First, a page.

Bringing a New Cat Into a Home with an Existing Pet

December 11, 2019 12:02 am Published by

Many people choose to celebrate the holidays or new year by opening up their home and hearts to a new pet. The holidays in Alexandria, VA are a wonderful time to add to the family, but bringing new pets into the home can be tricky. If you are planning to celebrate by bringing home a new pet this season, here are some things you should know.

Create a safe space

If you are bringing a pet home from a shelter, or even a pet store, chances are they’ve spent the last few weeks or months in a rather small space and with a set routine. Suddenly giving them complete freedom to roam an entire house may be overwhelming for them—and for you. While every pet’s needs are different, most pets need a little time to explore a controlled area to start feeling at ease.

Dinnertime is a good time for introductions

For the second meal your new cat has in your home, have your cats eat their dinner on opposite sides of the same door. This is helpful for two reasons: it’s a safe way to start the introductions and get both cats used to the idea that there is another cat in the house, and it allows both cats to associate something pleasurable, like eating, with the presence of the other cat.

Let them explore

Once your new cat seems comfortable in the confined space and willing to come to you for treats, affection, etc., it’s time to let them explore the rest of your home. Just be sure that any areas where the cat could get lost or hurt, such as the basement or attic, are closed off. Allowing this exploration phase lets your new cat get used to the scent of your existing cat before they meet face to face.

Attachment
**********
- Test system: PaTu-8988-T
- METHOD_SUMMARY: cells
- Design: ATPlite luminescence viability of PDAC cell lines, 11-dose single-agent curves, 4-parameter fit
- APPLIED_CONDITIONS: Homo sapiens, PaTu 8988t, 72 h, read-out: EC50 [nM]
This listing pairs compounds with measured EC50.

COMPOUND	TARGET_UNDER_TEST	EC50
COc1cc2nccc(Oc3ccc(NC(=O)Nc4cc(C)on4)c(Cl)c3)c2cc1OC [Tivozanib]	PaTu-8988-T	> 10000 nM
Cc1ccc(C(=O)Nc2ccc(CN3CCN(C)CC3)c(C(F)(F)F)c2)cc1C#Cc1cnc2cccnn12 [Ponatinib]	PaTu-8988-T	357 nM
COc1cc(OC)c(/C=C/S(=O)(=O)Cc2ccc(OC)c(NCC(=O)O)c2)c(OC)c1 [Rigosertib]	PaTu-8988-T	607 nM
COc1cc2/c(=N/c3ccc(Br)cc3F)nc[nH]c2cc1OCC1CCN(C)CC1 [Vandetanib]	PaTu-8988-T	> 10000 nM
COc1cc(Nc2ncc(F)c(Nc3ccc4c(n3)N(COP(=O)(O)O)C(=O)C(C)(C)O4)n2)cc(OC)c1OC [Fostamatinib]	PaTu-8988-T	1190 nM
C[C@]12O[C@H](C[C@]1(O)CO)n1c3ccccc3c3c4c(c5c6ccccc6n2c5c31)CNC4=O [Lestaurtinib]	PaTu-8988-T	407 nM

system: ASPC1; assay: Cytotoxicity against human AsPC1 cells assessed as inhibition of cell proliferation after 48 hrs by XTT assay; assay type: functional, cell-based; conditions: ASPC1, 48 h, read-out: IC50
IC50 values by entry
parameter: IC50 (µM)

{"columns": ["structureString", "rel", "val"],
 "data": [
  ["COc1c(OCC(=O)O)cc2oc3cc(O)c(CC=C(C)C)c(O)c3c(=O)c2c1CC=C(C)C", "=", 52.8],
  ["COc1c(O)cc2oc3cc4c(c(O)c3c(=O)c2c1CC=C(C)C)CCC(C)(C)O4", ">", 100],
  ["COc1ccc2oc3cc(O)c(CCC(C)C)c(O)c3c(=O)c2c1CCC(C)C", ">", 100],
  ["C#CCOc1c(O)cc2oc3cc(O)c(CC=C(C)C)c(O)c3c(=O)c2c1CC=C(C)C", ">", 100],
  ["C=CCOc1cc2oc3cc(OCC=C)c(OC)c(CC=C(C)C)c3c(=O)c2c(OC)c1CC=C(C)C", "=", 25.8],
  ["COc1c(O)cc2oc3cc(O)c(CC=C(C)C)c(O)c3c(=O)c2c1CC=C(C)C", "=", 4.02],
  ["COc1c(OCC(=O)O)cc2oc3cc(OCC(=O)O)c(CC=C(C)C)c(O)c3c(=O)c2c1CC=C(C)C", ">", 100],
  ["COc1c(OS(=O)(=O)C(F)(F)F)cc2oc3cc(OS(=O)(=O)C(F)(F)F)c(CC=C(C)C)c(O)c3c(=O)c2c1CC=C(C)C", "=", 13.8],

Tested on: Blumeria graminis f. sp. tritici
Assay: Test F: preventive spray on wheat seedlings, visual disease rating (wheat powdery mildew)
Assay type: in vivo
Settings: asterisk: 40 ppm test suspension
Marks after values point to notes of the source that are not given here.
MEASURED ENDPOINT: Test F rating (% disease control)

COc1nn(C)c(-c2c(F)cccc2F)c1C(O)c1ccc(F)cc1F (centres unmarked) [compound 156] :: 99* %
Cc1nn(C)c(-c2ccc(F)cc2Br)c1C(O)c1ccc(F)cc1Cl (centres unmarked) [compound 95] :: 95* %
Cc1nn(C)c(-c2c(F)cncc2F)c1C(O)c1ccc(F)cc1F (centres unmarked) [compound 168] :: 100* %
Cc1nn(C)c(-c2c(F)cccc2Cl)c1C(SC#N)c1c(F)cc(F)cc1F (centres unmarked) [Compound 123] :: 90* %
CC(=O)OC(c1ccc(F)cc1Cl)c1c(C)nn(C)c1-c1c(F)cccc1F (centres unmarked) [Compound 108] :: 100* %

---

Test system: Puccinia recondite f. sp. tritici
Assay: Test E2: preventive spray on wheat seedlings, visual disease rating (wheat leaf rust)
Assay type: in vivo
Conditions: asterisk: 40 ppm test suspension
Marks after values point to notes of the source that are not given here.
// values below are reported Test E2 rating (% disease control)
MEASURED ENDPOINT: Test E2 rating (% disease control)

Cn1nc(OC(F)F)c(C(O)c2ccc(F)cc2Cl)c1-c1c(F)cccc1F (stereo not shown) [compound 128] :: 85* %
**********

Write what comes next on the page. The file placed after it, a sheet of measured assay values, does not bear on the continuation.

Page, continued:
Monitor the first several face-to-face interactions closely

Okay, now it’s time for the first face-to-face interaction. During this introduction, it’s essential that you stay nearby and ready to take action if necessary. These first encounters can go south rather quickly, so you should be ready, but remain calm. You don’t want your kitties to sense any sort of fear or anxiety on your part. Some signs of fear or aggression, such as hissing and batting, are normal for these first few interactions. However, if you see signs of escalation, be prepared to separate your cats and you can try the introductions again later. These interactions should not be forced, and you want to avoid creating a pattern of aggressive behavior for their relationship.

The holidays, and the whole year round, are a great time to open up your hearts and home to a cat in need of a loving family. But to make sure the transition is smooth for everyone, keep these tips in mind. For more new pet facts like these, visit Kingstowne Cat Clinic’s blog or give us a call at our Alexandria, VA office. We’d love to get to know you and your pets!

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